Changing domain password over VPN

INTRODUCTION

In Active Directory environment, the default domain policy, specifically the password expiration policy, can cause resource access issues to VPN users who typically login with cached credentials. When their password is about to expire, they do not receive password change notification, which ultimately results in their account being locked out.

 

BACKGROUND

This issue gets resolved by the users having to call the help desk to have their password changed. These service requests to the help desk translates into lost productivity and potential disruption of services to business users. Although sending EMail notifications is an option, it is not as effective solution for changing domain password over VPN. The users learn to treat such recurring notifications as spam and may start to ignore these password change notifications. Even otherwise significant number of remote users may read such notifications when they are offline and then, tend to procastinate the password change as it requires them to re-establish the VPN connection.

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Group Policy Updates

INTRODUCTION

Group Policies apply when the computer starts up or when the user logs in. And after that event, every 90 minutes on a domain computer. This may work very well for LAN connected computers, however, for remote computers that generally start up without being connected to corporate network and the user logs in with cached credentials, the event based Group Policy refreshes are completed missed. And in such cases, it requires for the user to remain logged in for an extended period of time (90 minutes) for the policies to download and to apply over the VPN connection. The point is it leaves the remote computers in an unpredictable state and the administrator is never sure if the group policy updates are successfully applied on every remote computer.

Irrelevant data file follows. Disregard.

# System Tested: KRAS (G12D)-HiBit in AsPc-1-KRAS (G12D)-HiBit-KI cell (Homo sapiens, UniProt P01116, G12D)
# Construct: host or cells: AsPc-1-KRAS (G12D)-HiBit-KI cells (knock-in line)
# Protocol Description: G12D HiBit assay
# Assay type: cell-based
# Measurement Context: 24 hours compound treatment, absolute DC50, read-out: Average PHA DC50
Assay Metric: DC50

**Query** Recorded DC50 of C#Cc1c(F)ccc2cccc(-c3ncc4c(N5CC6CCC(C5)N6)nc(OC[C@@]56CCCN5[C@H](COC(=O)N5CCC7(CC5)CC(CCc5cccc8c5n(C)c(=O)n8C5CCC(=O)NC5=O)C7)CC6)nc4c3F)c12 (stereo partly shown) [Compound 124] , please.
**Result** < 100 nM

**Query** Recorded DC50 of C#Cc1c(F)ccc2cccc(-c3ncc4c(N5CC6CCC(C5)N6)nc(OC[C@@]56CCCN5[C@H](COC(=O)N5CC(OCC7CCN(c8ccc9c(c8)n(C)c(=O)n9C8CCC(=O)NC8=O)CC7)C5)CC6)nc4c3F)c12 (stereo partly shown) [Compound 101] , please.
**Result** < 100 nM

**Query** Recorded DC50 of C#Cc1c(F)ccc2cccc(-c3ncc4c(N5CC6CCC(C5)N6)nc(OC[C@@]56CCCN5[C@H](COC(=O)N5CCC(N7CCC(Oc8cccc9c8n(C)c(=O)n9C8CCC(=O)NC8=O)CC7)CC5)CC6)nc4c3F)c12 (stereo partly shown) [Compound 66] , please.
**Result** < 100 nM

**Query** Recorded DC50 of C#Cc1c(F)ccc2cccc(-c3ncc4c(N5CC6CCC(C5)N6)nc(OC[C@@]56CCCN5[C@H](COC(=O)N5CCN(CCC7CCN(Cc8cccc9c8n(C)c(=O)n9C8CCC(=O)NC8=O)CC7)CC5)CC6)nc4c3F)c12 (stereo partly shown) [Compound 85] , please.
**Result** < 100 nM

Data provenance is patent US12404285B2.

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Duplicate DNS Records

INTRODUCTION

DNS Scavenging is a feature that must be enabled so the stale DNS records get deleted. However, it comes with its own set of challenges. Administrators managing desktops and laptops have to work with DHCP Lease period and DNS Scavenging No-Refresh and Refresh period in order for the systems to work optimally. For example, an administrator may configure the DHCP Lease Period to 8 days for LAN connected computers and the DNS Scavenging ‘No Refresh interval’ and the ‘Refresh Interval’ to 7 days each. Such a configuration on the DNS Zones will ensure that the DNS records are not updated often causing Active Directory replication to occur frequently.

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